Can vasectomies actually be reversed?

In a vasectomy, surgeons cut the "sperm superhighway" -- the vas deferens. See more surgery images. Images

Women's choices for birth control are vast. They can choose from pills, patches, shots and IUDs, to name a few. But, aside from the condom, the vasectomy is the closest thing modern medicine has come to an effective male birth control option. Getting a vasectomy is like a woman receiving a lifetime supply of birth control pills -- without the side effects -- or having her tubes tied, which is a much more complicated procedure than a vasectomy.

A vasectomy is a simple procedure. Surgeons cut the vas deferens, which are the two tubes that transport sperm from the testicles to the penis. With these two quick slices, a man's semen is sperm-free, and he can enjoy permanent birth control.



Vasectomies are considered a permanent form of birth control, but some men do opt to reverse them. This is accomplished with a procedure known as a vasovasostomy. Vasovasostomies aren't new. In fact, they've been around for more than 100 years, with the first successful operation reported in 1919 [source: eMedicine]. In the United States, approximately 600,000 men have vasectomies every year, and 5 percent of those go back for a vasovasostomy [source: eMedicineHealth]. The reasons behind this change of heart vary, but it's commonly because of remarriage, the death of a child, or improvement in financial situation. Very rarely, doctors will perform a vasovasostomy to ease the pain from complications of a vasectomy.

­Reversal is definitely a tempting option, but it's not always successful. One effect of a vasectomy is that the body can actually cease to recognize its own sperm and can develop antibodies to it. If this has occurred, chances are low that a vasectomy reversal will enable a man to impregnate his partner. Another factor is how long someone waits to change his mind. Even if the vasovasostomy does result in a successful restoration of the "sperm superhighway," the chance of pregnancy is lower than it was before the vasectomy. For example, if a man opts for a vasovasostomy three years after a vasectomy, there's a 97 percent chance that his vas deferens will be successfully reopened. However, his chance of getting his partner pregnant is not so impressive -- only 76 percent. And that's the best-case scenario. The longer the span of time between the vasectomy and the reversal, the less chance that reversal will work. Someone who waits 15 years or more to reverse a vasectomy has about a 71 percent chance of rebuilding his vas deferens and a mere 30 percent chance of actually getting his partner pregnant [source: eMedicineHealth].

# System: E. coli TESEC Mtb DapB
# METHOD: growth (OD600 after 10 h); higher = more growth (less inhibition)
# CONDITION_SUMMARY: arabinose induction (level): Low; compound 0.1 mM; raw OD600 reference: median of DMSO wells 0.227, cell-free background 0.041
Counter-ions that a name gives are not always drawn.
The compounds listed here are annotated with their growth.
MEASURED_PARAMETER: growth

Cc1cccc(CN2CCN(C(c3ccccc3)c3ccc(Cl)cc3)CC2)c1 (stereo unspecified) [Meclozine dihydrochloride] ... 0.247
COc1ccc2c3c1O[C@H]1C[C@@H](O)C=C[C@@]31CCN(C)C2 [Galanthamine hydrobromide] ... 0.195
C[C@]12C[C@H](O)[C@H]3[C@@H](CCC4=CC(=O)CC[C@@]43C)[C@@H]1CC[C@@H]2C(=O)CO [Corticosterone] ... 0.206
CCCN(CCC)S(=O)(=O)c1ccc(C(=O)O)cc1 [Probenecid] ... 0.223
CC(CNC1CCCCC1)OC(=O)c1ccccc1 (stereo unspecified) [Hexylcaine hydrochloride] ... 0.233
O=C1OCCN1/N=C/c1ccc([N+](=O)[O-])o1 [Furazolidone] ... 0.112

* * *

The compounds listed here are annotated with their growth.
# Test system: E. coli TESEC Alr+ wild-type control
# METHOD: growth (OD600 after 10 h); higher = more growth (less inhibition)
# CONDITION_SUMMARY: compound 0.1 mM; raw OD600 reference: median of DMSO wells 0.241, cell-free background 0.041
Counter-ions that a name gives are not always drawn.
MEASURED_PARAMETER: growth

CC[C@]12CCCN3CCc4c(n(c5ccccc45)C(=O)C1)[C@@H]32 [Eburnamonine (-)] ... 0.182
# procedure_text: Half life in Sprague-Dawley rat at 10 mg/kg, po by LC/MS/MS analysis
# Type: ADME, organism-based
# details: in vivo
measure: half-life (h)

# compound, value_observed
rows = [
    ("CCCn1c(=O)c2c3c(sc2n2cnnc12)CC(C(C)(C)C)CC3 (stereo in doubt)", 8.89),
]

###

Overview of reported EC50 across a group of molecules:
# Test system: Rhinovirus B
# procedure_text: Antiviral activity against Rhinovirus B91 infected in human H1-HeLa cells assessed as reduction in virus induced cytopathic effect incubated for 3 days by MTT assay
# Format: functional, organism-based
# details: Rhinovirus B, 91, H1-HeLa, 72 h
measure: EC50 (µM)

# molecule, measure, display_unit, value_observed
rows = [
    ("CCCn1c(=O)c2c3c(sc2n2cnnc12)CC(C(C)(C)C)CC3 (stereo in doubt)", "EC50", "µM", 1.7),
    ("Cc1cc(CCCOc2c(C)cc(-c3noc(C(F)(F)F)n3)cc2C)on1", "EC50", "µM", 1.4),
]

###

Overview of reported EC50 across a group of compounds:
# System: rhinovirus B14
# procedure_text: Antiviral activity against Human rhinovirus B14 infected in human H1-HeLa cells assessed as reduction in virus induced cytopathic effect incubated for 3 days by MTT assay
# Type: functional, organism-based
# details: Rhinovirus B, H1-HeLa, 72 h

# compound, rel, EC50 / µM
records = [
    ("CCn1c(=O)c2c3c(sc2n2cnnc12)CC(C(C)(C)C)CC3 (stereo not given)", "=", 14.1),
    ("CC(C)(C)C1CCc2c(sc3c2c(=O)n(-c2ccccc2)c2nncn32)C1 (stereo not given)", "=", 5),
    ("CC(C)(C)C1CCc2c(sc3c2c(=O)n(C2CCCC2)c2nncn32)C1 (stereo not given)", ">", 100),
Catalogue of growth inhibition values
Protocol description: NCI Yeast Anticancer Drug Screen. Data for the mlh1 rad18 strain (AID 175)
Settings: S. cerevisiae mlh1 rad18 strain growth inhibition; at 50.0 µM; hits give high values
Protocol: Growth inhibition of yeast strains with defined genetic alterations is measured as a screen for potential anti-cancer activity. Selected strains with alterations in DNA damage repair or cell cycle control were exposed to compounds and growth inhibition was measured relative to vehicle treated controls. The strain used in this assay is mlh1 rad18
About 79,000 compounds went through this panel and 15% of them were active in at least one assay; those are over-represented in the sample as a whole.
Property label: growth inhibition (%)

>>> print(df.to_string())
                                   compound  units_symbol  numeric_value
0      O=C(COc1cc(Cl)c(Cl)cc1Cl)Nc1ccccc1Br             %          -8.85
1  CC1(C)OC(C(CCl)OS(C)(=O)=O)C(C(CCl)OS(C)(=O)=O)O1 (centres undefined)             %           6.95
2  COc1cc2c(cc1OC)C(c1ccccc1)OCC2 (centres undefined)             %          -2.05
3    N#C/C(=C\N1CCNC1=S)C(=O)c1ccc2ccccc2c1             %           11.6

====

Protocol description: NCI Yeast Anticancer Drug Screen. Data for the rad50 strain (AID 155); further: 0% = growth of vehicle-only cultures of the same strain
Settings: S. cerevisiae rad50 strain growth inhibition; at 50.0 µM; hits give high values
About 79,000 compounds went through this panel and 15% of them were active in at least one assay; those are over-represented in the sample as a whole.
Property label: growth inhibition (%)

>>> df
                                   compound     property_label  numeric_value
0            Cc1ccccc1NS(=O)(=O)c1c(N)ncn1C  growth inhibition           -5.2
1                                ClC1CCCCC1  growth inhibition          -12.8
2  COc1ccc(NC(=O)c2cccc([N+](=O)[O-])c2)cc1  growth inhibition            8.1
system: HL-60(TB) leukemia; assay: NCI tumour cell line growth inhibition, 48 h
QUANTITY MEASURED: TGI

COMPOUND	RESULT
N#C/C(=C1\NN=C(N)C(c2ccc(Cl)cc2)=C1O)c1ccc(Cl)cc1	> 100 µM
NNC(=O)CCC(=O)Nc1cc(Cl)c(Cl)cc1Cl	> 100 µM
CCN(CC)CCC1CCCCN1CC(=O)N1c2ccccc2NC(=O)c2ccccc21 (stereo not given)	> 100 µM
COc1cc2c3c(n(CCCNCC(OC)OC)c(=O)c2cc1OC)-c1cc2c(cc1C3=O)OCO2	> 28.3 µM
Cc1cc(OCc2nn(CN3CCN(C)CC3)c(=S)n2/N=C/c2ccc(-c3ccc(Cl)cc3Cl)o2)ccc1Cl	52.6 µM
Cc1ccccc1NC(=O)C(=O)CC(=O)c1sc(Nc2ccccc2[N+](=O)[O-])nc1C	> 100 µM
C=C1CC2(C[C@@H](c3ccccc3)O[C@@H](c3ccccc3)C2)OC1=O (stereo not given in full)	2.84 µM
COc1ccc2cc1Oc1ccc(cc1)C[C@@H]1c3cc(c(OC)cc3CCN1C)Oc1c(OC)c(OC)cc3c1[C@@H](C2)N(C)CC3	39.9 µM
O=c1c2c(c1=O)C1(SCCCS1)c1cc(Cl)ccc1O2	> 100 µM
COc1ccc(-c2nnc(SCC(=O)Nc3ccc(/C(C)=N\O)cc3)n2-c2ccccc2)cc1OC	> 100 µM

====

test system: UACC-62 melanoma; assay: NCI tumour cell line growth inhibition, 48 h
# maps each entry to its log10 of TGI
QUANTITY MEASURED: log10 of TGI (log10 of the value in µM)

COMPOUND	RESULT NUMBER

On the next page, we'll learn the details of the vasovasostomy procedure.­­­­

The Vasovasostomy Procedure

A vasectomy reversal is a tempting option, but it's not quite as easy as slapping on a Band-Aid.
A vasectomy reversal is a tempting option, but it's not quite as easy as slapping on a Band-Aid.

Not surprisingly, "uncutting" the vas deferens is not as easy as cutting it. While a vasectomy takes about 20 minutes [source: Planned Parenthood], a reversal of the procedure can take anywhere from two to four hours [source: WebMD]. Neither procedure requires an overnight hospital stay, but with a simple vasectomy a man can be in and out of the doctor's office or hospital in about an hour or two. With a vasovasostomy, he should take the entire day off and expect to be in the hospital for at least six hours.

The procedure can take even longer if there is an obstruction of the epididymis, the "sperm storage facility" where sperm mature. This type of obstruction is common after a vasectomy. A vasovasostomy with obstruction removal is called a vasoepididymostomy, which can take about an hour longer than a vasovasostomy. Also, if this type of procedure needs to be done, the chances of sperm production drop considerably.



During a vasovasostomy, the surgeons will usually make an incision directly over the vasectomy scar, which is about 2 centimeters long. Once they locate the vas deferens on both sides, they recut it to create clean edges that are then sewn back together. The patient is then all stitched up and sent home after a few hours in recovery. Recovery takes approximately a month, with patients going back to work within three to seven days but refraining from sex for the full month.

Just as the reversal surgery is more complicated than the vasectomy, the price of both procedures differs greatly in price. A vasectomy can cost anywhere from $300 to $1,000, but is often covered by insurance [source: eMedicineHealth]. However, vasovasostomies can run anywhere from $4,000 to $13,000 and are rarely covered by insurance [source: Planned Parenthood].

To learn more about vasectomy reversal, take a look at the links on the next page.

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More Great Links



  • EMedicine: Reversing a Vasectomy.
  • EMedicine: Vasovasostomy and Vasoepididymostomy.
  • Planned Parenthood: Vasectomy.
  • WebMD: Vasectomy reversal (vasovasostomy).
  • WebMD: A Second Chance: Vasectomy Reversals.